Yes, there are new t-shirts on the farm. Goose busting is out and "full farm flavor" is what it's all about. Biz has a truism she lives by, "a tree that stops growing dies." You kids are growing and may have grown out of your old Olde Fogie Farm t-shirt. If you think you are ready for some full farm flavor, send in the enclosed coupon or bring it along next time you visit for a deal on this updated t-shirt. If you want, check out the farm web site where you can see a portrait of that stern old goose that inspired the whole "goose busting" craze!

Speaking of growth the farm is sprouting yet more additions and improvements. There will be a stately farm-style picket fence put up in front of the house and around the grounds bordering the road. This will help assure that little tykes will not wander into the road. We also foresee - especially around the new fence - yet more of Biz's landscaping or "English Gardens." How clever of her to find a fancy term for her topiary attempts. Personally we Milo and Otis wonder if it isn't an excuse for a messy, too casual, approach to gardening.

One farm critter who doesn't mind the cluttered nature of Biz's gardens is Nerd. Have you heard? Nerd is moving into the limelight. The Fogies felt the farm deserved a proper pot-bellied yard pig. Well, in choosing her they certainly did satisfy part of that desire. This young understudy greatly diverges from the role established by our dear Wootsie who has entered her "reclining years." Nerd may have a shiny copper ring in her snout, yet we know she will find some way to root and wallow around the yards and gardens. Have you noticed that she presumptuously invites herself to gatherings on the porches and deck? What sort of conversations she suggests we don't pretend to know; she only ever expresses herself in low unladylike grunts. Furthermore, there's the manner in which she slurps the goat milk offering at chore time! In our humble opinion, this branch needs pruning.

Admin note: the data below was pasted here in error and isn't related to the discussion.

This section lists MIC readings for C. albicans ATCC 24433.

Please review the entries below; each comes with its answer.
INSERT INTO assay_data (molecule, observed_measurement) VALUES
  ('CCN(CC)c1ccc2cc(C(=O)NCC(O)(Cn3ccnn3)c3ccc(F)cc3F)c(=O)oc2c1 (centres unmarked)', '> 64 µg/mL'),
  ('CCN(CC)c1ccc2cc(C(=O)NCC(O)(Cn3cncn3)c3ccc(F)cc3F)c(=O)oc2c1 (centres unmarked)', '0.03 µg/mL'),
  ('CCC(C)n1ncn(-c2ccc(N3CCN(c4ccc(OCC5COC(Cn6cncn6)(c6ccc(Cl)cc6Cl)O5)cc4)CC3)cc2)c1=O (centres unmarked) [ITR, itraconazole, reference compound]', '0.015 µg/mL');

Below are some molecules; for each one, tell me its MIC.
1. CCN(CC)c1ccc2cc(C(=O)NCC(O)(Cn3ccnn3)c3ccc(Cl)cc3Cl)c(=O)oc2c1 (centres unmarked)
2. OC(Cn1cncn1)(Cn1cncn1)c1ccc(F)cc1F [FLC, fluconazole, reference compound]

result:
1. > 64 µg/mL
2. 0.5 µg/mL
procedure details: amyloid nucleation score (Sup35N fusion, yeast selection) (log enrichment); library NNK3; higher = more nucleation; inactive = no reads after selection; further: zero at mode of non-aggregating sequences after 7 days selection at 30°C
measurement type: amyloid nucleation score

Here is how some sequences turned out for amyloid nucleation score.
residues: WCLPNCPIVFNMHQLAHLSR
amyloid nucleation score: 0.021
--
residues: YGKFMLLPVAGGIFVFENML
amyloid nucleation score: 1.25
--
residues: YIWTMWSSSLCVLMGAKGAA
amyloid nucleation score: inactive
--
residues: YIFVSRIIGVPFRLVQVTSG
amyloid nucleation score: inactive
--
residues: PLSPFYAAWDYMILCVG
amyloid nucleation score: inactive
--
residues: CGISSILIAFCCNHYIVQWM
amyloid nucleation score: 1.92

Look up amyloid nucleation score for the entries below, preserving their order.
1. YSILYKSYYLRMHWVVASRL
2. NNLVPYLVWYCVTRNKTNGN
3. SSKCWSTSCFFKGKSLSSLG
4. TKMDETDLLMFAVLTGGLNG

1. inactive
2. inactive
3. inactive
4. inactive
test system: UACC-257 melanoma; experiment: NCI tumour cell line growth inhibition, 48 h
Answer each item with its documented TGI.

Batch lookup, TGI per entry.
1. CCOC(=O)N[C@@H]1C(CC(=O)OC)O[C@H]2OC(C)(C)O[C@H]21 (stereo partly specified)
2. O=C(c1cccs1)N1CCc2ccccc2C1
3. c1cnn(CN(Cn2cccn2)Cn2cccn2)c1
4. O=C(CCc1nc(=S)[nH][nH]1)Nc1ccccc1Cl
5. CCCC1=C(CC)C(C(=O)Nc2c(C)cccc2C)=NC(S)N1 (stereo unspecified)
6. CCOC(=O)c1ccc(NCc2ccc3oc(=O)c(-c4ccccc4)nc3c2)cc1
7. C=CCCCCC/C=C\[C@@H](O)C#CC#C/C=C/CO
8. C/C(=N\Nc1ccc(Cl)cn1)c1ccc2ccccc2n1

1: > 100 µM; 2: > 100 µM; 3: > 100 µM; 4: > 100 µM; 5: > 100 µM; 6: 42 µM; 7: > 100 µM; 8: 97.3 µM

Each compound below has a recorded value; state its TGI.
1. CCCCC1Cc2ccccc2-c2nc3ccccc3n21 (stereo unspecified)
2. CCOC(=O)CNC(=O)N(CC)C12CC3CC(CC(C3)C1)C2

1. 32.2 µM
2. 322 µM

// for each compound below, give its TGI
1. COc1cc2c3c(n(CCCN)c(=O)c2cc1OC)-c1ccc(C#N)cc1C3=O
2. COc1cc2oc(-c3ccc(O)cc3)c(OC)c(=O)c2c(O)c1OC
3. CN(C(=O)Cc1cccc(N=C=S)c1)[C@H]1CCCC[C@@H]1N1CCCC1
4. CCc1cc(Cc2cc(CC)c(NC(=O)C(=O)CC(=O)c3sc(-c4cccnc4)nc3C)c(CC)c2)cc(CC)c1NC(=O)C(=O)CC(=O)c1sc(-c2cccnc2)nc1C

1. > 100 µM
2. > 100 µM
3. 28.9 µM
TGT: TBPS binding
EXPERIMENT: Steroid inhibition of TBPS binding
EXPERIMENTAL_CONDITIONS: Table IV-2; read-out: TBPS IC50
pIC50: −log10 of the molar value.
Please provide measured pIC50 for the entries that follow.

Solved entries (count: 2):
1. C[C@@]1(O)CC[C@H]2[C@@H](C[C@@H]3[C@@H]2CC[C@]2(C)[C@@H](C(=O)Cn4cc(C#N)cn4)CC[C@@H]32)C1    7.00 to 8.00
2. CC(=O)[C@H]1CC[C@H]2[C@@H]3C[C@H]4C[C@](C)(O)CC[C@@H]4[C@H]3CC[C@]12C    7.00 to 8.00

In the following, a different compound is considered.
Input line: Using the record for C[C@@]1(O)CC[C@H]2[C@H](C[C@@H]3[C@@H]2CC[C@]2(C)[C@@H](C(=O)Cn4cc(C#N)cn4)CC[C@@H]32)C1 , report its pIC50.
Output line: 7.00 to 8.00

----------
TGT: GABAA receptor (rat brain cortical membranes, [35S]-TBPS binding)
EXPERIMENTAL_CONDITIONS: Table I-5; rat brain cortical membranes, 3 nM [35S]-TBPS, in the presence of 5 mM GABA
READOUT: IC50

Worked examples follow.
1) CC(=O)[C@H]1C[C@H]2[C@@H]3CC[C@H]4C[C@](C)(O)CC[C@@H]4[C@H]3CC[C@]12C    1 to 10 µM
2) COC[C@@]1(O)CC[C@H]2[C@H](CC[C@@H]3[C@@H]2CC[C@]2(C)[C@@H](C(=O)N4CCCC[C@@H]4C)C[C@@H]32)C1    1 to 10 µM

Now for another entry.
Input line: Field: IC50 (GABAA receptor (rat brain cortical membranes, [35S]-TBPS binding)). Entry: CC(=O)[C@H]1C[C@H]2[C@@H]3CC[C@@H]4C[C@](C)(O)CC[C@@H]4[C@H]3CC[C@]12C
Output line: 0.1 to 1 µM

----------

Another thing we llamas shake our head about is plans for a sauna. The Olde Fogies want to replace the hot tub with a steamy sauna. Some of you may be into this one. We aren't too wild about heat, summer's heat or likewise, besides it looks like this place is turning into a health spa.

One last thing - It's finally happening! Farmer Tom and Farmist Biz are actually shopping for a computer. But we doubt they'll find it where they acquire most of their stuff - a yard sale! Biz wants a computer so she can keep tabs on her ratings. One of her dear guests found a rating list out there on the great Internet horizon. Somewhere out there the Olde Fogie Farm has received a spot among the top ten places to stay in the U.S.A. Where and exactly what for, she cannot say, as she hasn't seen the report for herself. Still we are very excited for her and feel this good news must have something do with our role here on the farm - you agree don't you?

Yours naturally,

Milo and Otis   XOXO


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* Actually, in our native continent of South America, our kind are revered for our warm wool, rich milk, and strong backs which make us surefooted pack animals well suited to the rough terrain of the Andes. In addition, we are often used in place of dogs to guard and protect herds of sheep. Versatile creatures aren't we?